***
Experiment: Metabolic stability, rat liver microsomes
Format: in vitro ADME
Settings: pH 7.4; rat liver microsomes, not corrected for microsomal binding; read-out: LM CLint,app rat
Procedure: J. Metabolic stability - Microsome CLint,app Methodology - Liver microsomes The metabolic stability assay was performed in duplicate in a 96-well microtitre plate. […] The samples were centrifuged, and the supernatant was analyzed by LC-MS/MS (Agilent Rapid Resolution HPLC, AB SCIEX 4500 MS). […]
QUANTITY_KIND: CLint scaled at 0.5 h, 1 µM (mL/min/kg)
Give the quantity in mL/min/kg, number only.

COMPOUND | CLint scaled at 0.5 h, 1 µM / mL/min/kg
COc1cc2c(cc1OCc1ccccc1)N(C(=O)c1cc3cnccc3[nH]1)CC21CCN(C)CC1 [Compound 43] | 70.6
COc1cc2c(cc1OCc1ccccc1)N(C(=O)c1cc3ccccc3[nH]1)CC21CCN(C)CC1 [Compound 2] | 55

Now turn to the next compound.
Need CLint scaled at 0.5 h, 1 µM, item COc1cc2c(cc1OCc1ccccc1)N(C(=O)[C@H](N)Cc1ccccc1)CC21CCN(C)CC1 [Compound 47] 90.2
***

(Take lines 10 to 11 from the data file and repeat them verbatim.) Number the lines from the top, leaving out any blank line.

Now turn to the next compound.
Need CLint scaled at 0.5 h, 1 µM, item COc1cc2c(cc1OCc1ccccc1)N(C(=O)[C@H](N)Cc1ccccc1)CC21CCN(C)CC1 [Compound 47] 90.2